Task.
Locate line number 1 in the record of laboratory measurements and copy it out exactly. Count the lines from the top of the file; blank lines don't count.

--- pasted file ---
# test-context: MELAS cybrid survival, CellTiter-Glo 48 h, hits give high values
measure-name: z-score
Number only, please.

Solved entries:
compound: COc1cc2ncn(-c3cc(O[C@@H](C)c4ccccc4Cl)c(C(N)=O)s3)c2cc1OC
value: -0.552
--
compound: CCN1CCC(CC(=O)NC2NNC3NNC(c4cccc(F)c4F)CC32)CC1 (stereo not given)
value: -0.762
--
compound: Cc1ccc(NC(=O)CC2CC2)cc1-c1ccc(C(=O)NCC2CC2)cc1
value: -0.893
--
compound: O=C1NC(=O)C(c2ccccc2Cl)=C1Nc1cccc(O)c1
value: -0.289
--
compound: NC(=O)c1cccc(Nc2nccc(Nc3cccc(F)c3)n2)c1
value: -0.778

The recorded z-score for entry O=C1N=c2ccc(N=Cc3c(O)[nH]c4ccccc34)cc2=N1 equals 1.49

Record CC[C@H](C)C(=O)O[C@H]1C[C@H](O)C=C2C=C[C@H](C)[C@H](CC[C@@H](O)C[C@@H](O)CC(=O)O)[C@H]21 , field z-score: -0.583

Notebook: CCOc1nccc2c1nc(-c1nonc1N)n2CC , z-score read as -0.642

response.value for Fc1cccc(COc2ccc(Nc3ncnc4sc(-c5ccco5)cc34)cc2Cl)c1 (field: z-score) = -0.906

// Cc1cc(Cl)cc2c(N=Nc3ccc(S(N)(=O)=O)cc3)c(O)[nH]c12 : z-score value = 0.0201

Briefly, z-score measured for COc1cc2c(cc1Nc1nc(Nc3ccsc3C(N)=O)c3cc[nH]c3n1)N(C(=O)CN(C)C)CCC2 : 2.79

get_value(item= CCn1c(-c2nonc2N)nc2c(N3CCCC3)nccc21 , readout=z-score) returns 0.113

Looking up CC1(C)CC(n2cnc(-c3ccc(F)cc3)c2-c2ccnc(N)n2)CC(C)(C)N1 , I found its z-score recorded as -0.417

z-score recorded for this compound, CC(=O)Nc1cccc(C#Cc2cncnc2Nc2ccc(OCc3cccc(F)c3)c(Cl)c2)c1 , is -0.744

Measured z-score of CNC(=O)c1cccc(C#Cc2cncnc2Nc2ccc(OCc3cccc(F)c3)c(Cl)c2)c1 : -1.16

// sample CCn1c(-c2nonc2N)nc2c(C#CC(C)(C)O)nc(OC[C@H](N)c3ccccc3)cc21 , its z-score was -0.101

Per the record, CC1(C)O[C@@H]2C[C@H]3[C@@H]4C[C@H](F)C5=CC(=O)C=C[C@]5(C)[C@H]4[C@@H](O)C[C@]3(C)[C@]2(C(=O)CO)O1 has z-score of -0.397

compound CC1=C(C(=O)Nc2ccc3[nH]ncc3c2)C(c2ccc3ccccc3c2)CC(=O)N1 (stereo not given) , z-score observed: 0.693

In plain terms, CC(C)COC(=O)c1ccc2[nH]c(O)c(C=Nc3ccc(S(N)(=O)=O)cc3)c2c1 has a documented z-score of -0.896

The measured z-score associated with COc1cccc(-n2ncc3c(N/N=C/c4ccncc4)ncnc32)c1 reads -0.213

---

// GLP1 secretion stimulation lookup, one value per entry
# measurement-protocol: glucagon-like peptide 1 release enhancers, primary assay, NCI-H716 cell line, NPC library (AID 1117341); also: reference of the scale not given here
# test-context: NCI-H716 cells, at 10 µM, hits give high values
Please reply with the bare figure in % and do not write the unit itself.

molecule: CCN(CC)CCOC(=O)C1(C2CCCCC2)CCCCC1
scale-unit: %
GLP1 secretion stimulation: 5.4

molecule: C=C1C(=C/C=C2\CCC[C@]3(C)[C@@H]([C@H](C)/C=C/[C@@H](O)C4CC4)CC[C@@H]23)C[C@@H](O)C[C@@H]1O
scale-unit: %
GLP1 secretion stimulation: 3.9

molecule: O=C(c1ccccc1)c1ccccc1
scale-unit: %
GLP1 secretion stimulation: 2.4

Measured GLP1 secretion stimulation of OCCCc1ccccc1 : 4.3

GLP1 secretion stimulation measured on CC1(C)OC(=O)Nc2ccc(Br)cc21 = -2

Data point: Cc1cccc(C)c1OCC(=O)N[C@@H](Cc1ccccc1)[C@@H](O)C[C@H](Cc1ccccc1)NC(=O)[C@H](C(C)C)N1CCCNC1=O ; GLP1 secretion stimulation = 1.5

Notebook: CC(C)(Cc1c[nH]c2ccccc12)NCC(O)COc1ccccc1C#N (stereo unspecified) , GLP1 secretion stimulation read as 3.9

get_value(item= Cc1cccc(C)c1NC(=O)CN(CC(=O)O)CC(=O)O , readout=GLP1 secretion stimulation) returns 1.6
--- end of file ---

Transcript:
# test-context: MELAS cybrid survival, CellTiter-Glo 48 h, hits give high values